For years, private equity (PE) firms have roared ahead with high returns outpacing most other asset categories. But this strong performance may soon face a dip in the road, from a risk that few see coming.
The London Interbank Offered Rate (LIBOR)—the benchmark for US$350 trillion in financial contracts—is due to be phased out at the end of 2021. The end of LIBOR is one of the most sweeping structural changes in global finance in decades.
Federal Reserve and other regulators have warned about possible market disruptions if financial services firms delay their transition to the Secured Overnight Financing Rate (SOFR) and other alternative reference rates (ARRs). Such instability could jolt more than just the biggest banks and asset managers. PE firms also need to prepare for the coming shift in the foundation for credit and limit downside risk to their portfolio investments.
As the financial industry adopts new benchmark rates, PE firms confront challenges that stem from their structure and purpose:
A PE firm should consider guiding its portfolio companies through the LIBOR transition while taking a fresh look at its credit policies. For example, a PE firm is usually reluctant to see its portfolio companies renegotiate credit and risk facing disadvantageous changes. The cost of renegotiation alone could undermine returns. Yet fallback language in many current agreements does not account for the outright end of LIBOR and will probably need updating. Depending on their credit profile or loan covenants, some PE portfolio companies could be especially vulnerable to losses in any negotiations. Portfolio companies that take the initiative to begin talks about contract terms may be able to achieve better outcomes than those that delay discussions.
PE firms aiming to keep pace with their peers should work with their portfolio companies now to prepare for a smooth LIBOR transition. For many borrowers, steps could include:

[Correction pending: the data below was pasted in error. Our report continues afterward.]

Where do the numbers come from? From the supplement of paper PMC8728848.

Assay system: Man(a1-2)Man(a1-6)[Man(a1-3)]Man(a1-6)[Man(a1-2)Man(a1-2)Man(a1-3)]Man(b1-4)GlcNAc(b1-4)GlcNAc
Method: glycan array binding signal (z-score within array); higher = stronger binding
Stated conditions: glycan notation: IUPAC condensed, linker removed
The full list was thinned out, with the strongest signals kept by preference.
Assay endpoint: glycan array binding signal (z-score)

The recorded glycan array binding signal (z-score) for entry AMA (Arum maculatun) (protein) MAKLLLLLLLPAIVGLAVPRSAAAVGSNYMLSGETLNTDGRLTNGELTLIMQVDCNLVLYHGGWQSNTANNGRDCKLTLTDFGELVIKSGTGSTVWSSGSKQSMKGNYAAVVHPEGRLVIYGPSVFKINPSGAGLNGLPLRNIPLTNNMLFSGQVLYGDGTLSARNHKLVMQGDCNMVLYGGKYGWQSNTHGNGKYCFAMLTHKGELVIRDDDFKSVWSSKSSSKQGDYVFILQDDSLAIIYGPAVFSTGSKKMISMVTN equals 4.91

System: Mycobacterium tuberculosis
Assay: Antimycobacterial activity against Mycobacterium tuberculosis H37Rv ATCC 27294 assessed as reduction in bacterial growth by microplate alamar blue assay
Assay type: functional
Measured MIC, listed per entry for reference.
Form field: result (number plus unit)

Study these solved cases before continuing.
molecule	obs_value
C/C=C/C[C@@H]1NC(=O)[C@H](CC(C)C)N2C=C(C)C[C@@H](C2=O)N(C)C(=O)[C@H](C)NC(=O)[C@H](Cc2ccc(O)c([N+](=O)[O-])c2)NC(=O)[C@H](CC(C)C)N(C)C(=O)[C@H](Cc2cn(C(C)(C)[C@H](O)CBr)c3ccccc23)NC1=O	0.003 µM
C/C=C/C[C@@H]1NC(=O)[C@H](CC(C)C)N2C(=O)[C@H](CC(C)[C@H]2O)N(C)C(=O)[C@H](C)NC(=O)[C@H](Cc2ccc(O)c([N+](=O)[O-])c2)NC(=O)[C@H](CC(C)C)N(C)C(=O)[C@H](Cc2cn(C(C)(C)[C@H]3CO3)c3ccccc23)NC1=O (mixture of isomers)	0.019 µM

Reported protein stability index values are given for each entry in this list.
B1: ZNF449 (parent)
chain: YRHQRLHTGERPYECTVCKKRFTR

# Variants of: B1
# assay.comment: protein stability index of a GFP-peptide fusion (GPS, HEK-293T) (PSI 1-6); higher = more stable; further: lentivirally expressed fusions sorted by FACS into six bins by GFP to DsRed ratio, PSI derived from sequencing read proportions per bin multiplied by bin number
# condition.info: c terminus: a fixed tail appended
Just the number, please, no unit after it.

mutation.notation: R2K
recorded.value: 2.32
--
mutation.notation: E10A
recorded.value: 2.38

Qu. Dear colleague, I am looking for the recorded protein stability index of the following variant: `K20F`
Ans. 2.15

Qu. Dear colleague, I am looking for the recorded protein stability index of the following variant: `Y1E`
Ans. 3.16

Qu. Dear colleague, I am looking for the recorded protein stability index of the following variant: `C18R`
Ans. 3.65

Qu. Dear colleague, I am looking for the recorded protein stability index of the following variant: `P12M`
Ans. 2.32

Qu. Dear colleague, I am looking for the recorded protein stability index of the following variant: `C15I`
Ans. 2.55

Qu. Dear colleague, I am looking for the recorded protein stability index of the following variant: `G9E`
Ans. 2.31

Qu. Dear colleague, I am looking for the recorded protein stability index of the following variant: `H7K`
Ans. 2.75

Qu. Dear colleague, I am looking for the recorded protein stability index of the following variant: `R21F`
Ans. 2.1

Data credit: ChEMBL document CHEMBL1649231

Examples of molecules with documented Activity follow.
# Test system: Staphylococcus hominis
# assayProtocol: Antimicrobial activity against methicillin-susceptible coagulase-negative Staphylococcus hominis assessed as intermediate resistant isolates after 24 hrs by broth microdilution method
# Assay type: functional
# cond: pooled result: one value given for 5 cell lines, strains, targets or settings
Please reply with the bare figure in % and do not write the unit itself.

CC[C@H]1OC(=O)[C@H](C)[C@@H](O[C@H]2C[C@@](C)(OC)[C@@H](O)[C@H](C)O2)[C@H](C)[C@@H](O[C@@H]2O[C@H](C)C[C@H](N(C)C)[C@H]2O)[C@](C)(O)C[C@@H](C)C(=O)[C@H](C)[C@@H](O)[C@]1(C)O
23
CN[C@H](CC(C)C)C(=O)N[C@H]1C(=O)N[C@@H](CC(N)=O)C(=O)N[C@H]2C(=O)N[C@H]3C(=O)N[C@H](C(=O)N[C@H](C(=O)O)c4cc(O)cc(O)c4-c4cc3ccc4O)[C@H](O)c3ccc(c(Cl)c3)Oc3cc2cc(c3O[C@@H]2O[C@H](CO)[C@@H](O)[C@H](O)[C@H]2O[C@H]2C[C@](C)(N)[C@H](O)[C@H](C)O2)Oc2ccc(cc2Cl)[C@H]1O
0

Many PE firms may consider the switch to ARRs a low priority. Some firms hold companies for just three years or less and do not want to pay for a switch to ARRs at companies that they may sell before LIBOR’s end. But the impact from the transition will probably begin to hit long before 2021 and, as the issue gains attention, potential buyers may ask hard questions about how portfolio companies have prepared for the switch.
There are multiple benefits to acting now.
PwC has been working with banks, insurers, corporates and asset managers to think through how to prepare for the reference rate transition. The same principles apply to PE firms and their portfolio companies, and those that start now to help their holdings prepare for life after LIBOR may avoid a sudden stall in performance and stay ahead of their rivals.
 Quarles, Randal K. “The Next Stage in the LIBOR Transition,” Federal Reserve, June 3, 2019, accessed Aug. 12, 2019, https://www.federalreserve.gov/newsevents/speech/quarles20190603a.htm
PwC has been working with banks, insurers, corporates and asset managers to think through how to prepare for the reference rate transition. The same principles apply to PE firms and their portfolio companies, and those that start now to help their holdings prepare for life after LIBOR may avoid a sudden stall in performance and stay ahead of their rivals.PwC’s established global network of specialists deeply understands key LIBOR-impacted businesses such as:
We work with you to provide support across the entire lifecycle of the transition. Some of the key stages will include:
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